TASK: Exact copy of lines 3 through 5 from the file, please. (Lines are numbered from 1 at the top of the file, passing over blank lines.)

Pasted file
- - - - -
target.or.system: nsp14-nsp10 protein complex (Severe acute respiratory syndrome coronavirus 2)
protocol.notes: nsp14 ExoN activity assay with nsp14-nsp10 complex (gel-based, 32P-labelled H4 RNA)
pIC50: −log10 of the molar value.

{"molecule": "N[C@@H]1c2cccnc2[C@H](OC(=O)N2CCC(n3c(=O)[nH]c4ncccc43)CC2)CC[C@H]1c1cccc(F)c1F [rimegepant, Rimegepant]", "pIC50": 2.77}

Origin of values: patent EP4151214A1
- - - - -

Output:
pIC50: −log10 of the molar value.

{"molecule": "N[C@@H]1c2cccnc2[C@H](OC(=O)N2CCC(n3c(=O)[nH]c4ncccc43)CC2)CC[C@H]1c1cccc(F)c1F [rimegepant, Rimegepant]", "pIC50": 2.77}

Origin of values: patent EP4151214A1